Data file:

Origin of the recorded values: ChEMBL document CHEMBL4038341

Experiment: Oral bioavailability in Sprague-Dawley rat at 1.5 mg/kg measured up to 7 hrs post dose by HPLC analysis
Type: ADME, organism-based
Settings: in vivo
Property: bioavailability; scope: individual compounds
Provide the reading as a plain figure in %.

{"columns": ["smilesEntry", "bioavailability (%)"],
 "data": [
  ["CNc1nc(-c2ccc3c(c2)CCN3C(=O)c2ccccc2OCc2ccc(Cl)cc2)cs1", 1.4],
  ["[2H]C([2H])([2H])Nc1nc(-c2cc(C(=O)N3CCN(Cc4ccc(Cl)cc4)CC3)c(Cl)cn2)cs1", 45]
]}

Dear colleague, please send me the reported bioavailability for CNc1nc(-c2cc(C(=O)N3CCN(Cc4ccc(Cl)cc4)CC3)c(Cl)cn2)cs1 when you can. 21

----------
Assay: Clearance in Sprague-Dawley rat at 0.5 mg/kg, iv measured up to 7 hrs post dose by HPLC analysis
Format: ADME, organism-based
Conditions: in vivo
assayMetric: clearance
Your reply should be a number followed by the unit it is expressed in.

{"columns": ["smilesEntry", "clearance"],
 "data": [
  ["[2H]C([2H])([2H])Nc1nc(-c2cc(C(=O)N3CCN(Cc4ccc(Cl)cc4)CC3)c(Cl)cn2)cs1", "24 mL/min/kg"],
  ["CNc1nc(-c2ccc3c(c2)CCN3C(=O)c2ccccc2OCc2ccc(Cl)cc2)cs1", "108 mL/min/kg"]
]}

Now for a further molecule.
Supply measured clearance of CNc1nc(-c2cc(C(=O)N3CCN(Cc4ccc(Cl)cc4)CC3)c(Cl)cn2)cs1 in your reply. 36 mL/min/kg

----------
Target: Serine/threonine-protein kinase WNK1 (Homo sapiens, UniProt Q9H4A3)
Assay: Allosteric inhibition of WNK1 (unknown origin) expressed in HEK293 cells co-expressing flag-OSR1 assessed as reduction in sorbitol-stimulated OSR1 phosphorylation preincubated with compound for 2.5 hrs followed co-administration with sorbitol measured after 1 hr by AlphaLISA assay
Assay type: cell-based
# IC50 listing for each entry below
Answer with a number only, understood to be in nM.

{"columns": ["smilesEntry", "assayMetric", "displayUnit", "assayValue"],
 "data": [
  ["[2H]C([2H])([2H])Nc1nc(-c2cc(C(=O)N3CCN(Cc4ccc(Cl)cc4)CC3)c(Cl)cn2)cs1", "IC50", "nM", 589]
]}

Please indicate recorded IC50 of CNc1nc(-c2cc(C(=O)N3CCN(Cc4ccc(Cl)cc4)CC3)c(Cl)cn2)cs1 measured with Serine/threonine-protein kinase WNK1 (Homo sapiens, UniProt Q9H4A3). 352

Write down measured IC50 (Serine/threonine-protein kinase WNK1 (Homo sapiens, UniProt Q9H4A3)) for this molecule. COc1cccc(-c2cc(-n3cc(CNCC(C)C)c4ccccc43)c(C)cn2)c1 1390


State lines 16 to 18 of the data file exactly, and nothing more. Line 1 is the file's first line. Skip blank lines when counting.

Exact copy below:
Conditions: in vivo
assayMetric: clearance
Your reply should be a number followed by the unit it is expressed in.